Males, from the Southeast and nonetheless crawling: examine exhibits profile of Brazilian fintechs
Research by the Brazilian Association of Startups and Deloitte shows main characteristics of finance startups in the country
Although they represent a large part of Brazilian startups, fintechs — small financial services companies — are still taking their first steps in the market, and are far from the maturity observed in retail or education startups (today leaders in terms of quantity in the country), for example.
This is one of the conclusions of the Mapping of Fintechs, a survey carried out by the Brazilian Association of Startups (ABStartups) in partnership with the consultancy Deloitte and obtained exclusively by EXAME.
To map the profile of Brazilian fintechs, the study aimed to evaluate their regions of origin, characteristics of the founders and the main solutions created in the sector. In general terms, the mapping shows that Brazilian fintechs are newcomers and, for the most part, led by men — about 85% of fintechs are male.
What are the main types of fintechs in Brazil?
According to the survey, Brazil currently has 204 fintechs. To classify the different types of fintechs based on their solutions and products, Deloitte’s research adopted nomenclatures and divisions already established by the British University of Oxford. The categories also consider the type of service that can be offered by these companies.
Compliance and risk management
- Fintechs for risk analysis, fraud prevention and security and biometrics, among other solutions related to digital security.
- Includes companies with debt negotiation services and marketplaces
- Offer digital portfolio and key management services as well as software and hardware wallets
- Fintechs in financial management and with digital integration or collection and automation platforms
- Financial asset fintechs crowdfunding
- They work with remittances, international transfers, digital currency issuance, settlement and clearing services, among others.
- Offer trading bots;
- Bitcoin ATMs (BTM);
- brokerage services;
- HFT Services
- These are digital banks, digital accounts and e-wallets.
- Digital AccountingAPI Management;;
- Management and business intelligence;
- Electronic invoice;
- Open banking;
- Artificial intelligence
- They manage investment funds, financial recommendation or even operate robot-investors.
The main characteristics of Brazilian fintechs
most common segments
Regarding the operating segments, the survey highlights backoffice, credit and means of payment as the most common among Brazilian fintechs. According to Abstartups’ calculations, at least 60% of companies work in one of these three areas. After them are digital services, technology and investment companies.
time to market
Most fintechs operating in Brazil were founded 2 years ago — about 22% of startups in this sector were born in 2020. Companies with one year on the market are 19.6% of the total.
The Southeast region is the one with the most fintechs in the country, with more than 50% of the total. The states with the highest number of fintechs are
- São Paulo (39.2%);
- Santa Catarina (14.7%),
- Minas Gerais (8.8%);
- Rio Grande do Sul (6.4%)
Of every 10 fintech founders, 8 are men ). They usually act as CEO (77%) in the startup.
Look at the ESG
Almost all (97%) fintechs recognize the importance of the diversity theme and make their support for the subject clear. However, only 21% of companies have established policies and practices dedicated to the topic. An example is the selection processes aimed at people over 50, transgender people, women, black and brown people and people with disabilities.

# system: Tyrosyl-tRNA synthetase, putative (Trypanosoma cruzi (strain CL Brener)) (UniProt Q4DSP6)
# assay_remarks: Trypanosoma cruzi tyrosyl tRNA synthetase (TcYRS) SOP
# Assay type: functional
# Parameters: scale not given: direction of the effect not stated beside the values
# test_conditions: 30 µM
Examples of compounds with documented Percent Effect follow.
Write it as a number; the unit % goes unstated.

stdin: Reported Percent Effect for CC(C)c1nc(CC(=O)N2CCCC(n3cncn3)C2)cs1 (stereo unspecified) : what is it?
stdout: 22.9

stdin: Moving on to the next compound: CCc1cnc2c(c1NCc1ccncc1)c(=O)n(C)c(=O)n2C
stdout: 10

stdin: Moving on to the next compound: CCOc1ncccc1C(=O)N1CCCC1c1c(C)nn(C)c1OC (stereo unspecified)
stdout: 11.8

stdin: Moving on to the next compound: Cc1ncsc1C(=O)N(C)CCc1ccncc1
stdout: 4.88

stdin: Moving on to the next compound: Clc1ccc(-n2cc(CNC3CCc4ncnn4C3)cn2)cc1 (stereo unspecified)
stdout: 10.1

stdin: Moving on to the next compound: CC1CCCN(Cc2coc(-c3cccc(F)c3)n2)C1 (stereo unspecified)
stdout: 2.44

The absence of practices aimed at diversity goes hand in hand with the lack of maturity of the startups themselves as a whole, evaluates Ingrid Barth, vice president of ABStartups. “Startups in general are very new companies that are still building their culture and values,” she says. “So it’s often difficult for you to address all these ESG-related concerns.”
For her, increasing the participation of different profiles and social groups in fintechs is a long-term challenge, and one that starts from encouraging the entry of women into the universe of technology and innovation. “We really need to arouse the interest of our girls, still there in the process of traditional academic training, in the areas of mathematics, engineering, technology, science in general, so that we can change this scenario to become in fact a different scenario. The concern is already much stronger than in the past, but there is still a lot of work ahead,” she says.
On another front, the survey also sought to map the main trends for the segment. On the rise, the survey highlights the backoffice, payment and credit segments as the most prominent for fintechs in the coming years.
For Barth, solutions with some relevance in other countries will also tend to gain strength here in the coming years, such as the Buy Now Pay Later (BNPL), a payment method that simulates a digital installment plan.
In the wake of the approval of new regulations, the fintech sector, according to Barth, should also experience good air going forward. “We still have a lot of things to develop. Some regulations are improving the possibility of new projects there,” he says.
The inefficiency and absence of more digital responses in traditional sectors such as foreign exchange and credit should also accelerate the creation of new solutions, he assesses. “I think there are a lot of cool things about insurance and foreign exchange that we will also observe are products that have not had as much innovation as payments, credit, etc., so I believe these are the trends for the future when it comes to fintechs”, he says.